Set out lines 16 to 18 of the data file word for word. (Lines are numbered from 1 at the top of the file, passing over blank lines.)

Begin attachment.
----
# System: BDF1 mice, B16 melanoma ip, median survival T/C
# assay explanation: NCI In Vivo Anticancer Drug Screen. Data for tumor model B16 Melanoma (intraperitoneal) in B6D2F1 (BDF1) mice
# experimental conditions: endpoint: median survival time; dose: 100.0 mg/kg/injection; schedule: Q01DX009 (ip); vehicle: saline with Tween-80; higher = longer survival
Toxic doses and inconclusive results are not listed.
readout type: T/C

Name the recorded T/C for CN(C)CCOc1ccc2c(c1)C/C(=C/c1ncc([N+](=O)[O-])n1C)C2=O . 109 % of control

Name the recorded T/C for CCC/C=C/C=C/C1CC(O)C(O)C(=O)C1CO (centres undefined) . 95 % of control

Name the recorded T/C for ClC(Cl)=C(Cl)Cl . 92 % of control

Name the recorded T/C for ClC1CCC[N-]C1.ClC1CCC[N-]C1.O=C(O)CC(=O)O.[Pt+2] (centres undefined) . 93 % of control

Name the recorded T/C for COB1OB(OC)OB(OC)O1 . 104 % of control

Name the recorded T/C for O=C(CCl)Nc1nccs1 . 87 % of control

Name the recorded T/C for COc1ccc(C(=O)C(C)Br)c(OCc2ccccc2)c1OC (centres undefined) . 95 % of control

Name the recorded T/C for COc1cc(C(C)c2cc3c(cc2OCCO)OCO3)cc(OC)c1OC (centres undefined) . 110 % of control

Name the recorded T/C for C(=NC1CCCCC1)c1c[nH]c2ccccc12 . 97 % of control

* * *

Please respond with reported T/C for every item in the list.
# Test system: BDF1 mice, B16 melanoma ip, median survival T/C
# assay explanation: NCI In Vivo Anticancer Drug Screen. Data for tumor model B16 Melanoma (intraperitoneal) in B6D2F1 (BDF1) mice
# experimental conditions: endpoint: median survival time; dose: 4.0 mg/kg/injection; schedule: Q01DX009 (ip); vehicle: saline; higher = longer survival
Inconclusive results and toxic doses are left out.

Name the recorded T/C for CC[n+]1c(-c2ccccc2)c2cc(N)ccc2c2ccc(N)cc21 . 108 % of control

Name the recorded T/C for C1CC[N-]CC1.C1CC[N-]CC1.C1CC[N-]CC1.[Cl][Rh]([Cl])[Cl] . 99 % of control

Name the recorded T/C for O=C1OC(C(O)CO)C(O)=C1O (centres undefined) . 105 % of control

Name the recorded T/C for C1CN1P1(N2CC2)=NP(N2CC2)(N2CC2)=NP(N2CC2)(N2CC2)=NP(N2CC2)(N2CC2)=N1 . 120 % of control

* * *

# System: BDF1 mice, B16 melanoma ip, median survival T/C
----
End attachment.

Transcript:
Please respond with reported T/C for every item in the list.
# Test system: BDF1 mice, B16 melanoma ip, median survival T/C
# assay explanation: NCI In Vivo Anticancer Drug Screen. Data for tumor model B16 Melanoma (intraperitoneal) in B6D2F1 (BDF1) mice